The ‘fat slag’ that’s dividing opinion: How a 1,300ft high waste heap sculpture of a rotund woman has split the North East

The 'fat slag' that's dividing opinion: How a 1,300ft high waste heap sculpture of a rotund woman has split the North East

This huge 1,300ft naked woman made out of slag heaps has got her neighbours in Northumberland talking, dividing opinion between the lovers and the haters.

The reclining female figure formed out of grassy mounds a quarter of a mile long and weighing an estimated 1.5million tons has been moulded from a slag heap and laid on her back on the Blagdon Estate, near Cramlington.

Officially, she was named ‘Northumberlandia’ by creators the Banks Mining Group, Viscount Matthew Ridley and landscape architect Charles Jencks. But critics of the curvy creation, which cost £3million to build and is the world’s largest human landform, have been less than complimentary – instead referring to her as the ‘fat slag’.

Her impressive vital statistics -1,300ft long, 830ft wide, and 112ft high at her tallest point – can be seen clearly by commuters on the Edinburgh train, and those travelling along the A1 can also look at her ample attributes. She will be officially opened by Princess Anne on September 3, when the public will be able to walk all over her.

When the idea was first touted to create the impressive beauty from 1.5m tonnes from the nearby Shotton coal mine in 2006, Northumberland County Council blocked plans after it received 2,500 objections.

Among the detractors was councillor Wayne Daley who described the idea ‘ridiculous’ and added: ‘If we wanted something like this why didn’t we just ask Jordan to open a theme park?’.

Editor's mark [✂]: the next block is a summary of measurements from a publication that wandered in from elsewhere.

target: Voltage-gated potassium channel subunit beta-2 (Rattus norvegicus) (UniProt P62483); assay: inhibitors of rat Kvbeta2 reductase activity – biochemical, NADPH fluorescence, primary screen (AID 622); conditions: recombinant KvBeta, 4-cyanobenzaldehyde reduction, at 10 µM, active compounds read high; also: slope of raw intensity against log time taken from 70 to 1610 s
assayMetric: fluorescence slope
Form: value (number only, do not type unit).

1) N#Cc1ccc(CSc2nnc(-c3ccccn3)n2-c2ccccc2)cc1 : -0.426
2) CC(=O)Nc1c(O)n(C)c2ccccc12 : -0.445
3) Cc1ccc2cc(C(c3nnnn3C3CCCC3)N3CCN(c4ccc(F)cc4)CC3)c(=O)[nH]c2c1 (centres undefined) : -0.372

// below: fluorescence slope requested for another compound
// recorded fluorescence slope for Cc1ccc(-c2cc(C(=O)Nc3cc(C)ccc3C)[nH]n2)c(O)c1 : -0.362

Locals in nearby Cramlington also seem to be a bit baffled. Michele Gray, 50, told the Sunday Times, ‘It’s a bit wacky. It seems a bit of daft thing to do. I can see what they’re trying to get at nature, and all that. Personally I’d rather have real countryside, not so messed about with by man.’

Broadcaster Melvyn Bragg has also admitted that the idea of walking over a reclining woman might not be to ‘everyone’s tastes’. And at the time of building Bob Downer, chief executive of the Blagdon Estate, admitted there had been ‘a few complaints’.

He added: ‘Some people think it’s wrong to have a female figure, and others think she’s some sort of pagan symbol, even though Mother Earth is part of cultures all over the world.’

But it is hoped the privately funded sculpture will earn more than £1m for the local economy each year, and attract around 200,000 extra visitors annually.

James Berresford, chief executive of Visit England, said the sculpture had a ‘warmth, serenity, and mystical quality’ adding that it reminded him of his mother in her youth. It is not the first public sculpture to attract controversy.

Anish Kapoor’s Olympics tower, the ArcelorMittal Orbit, has become the butt of some jokes, earning nicknames such as ‘Eyeful Tower’ and has been likened to a ‘roller coaster caught up in a spaghetti junction’.

When the Angel of the North was first unveiled in 1998, it also sparked controversy and at one time a campaign was launched to stop its construction.

Northumberlandia, whose breasts are 100ft high, was designed by landscape architect Charles Jencks. When work began in 2010, Jencks was forced to deny it was offensive to women and was a celebration of the human form.

‘I don’t believe it is demeaning to women, men or the human species as a whole, in fact it celebrates all of that,’ he said. It won’t be offensive because people will always see it with more than one meaning. People have every right to question it, because it is art, but I promise you they will be won over to its existence. I profoundly believe that, given time, people will not find any offence in this, and will grow to love her. I think the people of Northumberland will rather like the idea that their county and countryside is given identity like this. I don’t think there is an issue here with her sex, or her breasts or anything like that.’


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